In this edition of our ‘In Conversation With…’ feature, BOPET Films Europe’s chairman, Steven Davies, discusses the problems with circularity in household flexible packaging, the role that PET currently plays in these applications, and the future of these trends.


You’re of the belief that household flexible packaging has a problem when it comes to circularity. To start us off, could you give us a broad outline of this?

The first point to make is how resource-efficient flexible packaging structures are and we shouldn’t lose sight of the positive role flexible packaging plays throughout its product life cycle, but unfortunately it is true that there are still challenges to address with circularity at the end of life.

The resource efficiency of household flexible packaging relies on a complex mix of materials, inks and adhesives, and when added to the fact that the pack sizes are small and can have a high level of food residue it essentially rules out mechanical recycling as a viable, economic end of life strategy regardless of the mix of plastics used.

Broadly speaking, what would the impact be of designing PET out of household flexible packaging structures?”

I think it is important to assess product sustainability throughout the lifecycle of a product taking into account the impact of production, the performance in use and then the potential end-of-life outcomes.

PET is currently the backbone of about 25% of all household flexible packaging structures, and replacing this with a polyolefin alternative will lead to a significant increase in the use of plastic to get the same level of pack performance. If you consider a property like pack stiffness, you require up to a 60% increase in thickness to get the same performance from a PE film compared to PET.

Another very important factor is that if you design out PET, you lose the ability to incorporate recycled content into food contact applications which of course is the opposite of one of key four pledges in the European plastics pact.

During the processing and packing process there will also be significant financial and environmental costs with less efficient processing and packing with packing lines running at lower speeds and lower temperatures, and ultimately that will lead to more machines and more factories needed to pack the same output.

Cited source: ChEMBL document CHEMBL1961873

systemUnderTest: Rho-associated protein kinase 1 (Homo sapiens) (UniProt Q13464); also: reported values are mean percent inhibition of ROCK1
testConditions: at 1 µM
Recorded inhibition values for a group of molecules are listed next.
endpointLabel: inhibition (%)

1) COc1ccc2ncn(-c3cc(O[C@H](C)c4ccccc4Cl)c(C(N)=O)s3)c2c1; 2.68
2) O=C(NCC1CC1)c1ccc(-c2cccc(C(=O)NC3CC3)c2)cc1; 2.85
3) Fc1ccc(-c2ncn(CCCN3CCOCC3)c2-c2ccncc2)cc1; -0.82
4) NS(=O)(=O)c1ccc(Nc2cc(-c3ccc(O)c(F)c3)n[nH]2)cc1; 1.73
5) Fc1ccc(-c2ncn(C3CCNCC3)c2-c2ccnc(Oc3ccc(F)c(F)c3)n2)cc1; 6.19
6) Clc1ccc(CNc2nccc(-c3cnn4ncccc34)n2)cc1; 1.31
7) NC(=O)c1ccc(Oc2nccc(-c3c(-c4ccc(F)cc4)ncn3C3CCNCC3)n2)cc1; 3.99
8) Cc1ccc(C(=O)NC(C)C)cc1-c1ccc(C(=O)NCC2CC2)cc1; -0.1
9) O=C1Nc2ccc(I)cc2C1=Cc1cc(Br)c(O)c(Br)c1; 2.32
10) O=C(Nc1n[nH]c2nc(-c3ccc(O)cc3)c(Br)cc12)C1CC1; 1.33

If those compromises lead to a much-improved end-of-life outcome then it could be worth considering, but unfortunately the end-of-life outcome for mixed plastic or mono polyolefin remains the same with incineration or in the future pyrolysis the only viable option at industry scale.

On that subject, what do you think has driven these trends?

I think there has been a real desire from many parts of the supply chain to find a positive solution, and unfortunately, that has led to a simplistic view that the success story of mechanically recycling pre-consumer polyethylene film waste can be translated into the far more complicated world of household flexible packaging.

It is your view that PET structures can offer a closed-loop system for household flexible packaging. Can you break this concept down for us?

There is not going to be a one size fits all solution for an industry as complex as household flexible packaging, but PET structures technically can be a more resource-efficient, lower-carbon alternative in a wide variety of applications. However, it is at the end of life where the real gains can be achieved with monomer recycling which is a lower cost, lower carbon form of advanced recycling offering the only real opportunity for a closed-loop recycling process for household flexible packaging.

With other forms of advanced recycling, the plastic-to-plastic yield is very low, but because of PET’s molecular construction there is the option with monomer recycling to recover almost all of the PET present in the original structure.

Like all other areas of recycling there is investment needed, but we can only expect investment in the collection, sorting and recycling of household flexible packaging when there is a viable economic case, and here I believe PET structures and monomer recycling offers the most compelling case, and certainly the only viable way to achieve a circular economy for household flexible packaging.

What are your thoughts on the end-of-life outcomes for current mixed plastic structures, and all polyolefin structures for that matter?

As I touched on before, it is not just the plastic content you need to consider, but also the other elements in household flexible packaging as well as the limitations of the recycling processes you are evaluating. In the case of mechanical recycling the issue with household flexible packaging is the inks, adhesives and food residue which reduces the quality of the resulting recyclate, making it financially unattractive to invest to serve the limited end markets for downcycled material.

At industry scale I believe the only viable end-of-life outcomes for polyolefin-rich structures (whether they are mono polyolefin or mixed plastic with low levels of PET content) are incineration or advanced recycling such as pyrolysis.

I believe that pyrolysis will have an important role to play in the future, and we have data to prove that low levels of PET have little or no negative impact on the yield of useful products through pyrolysis so there is no need to make the compromises of re-designing all polyolefin structures.

I think the debate in the industry has to shift to a more detailed discussion about the impact of packaging structures across their lifetime, and we need to focus more on what recycling technologies are viable for those structures. This is most likely to be pyrolysis for mono PE, mono PP and mixed plastic structures, and monomer recycling where all PET structures can be used.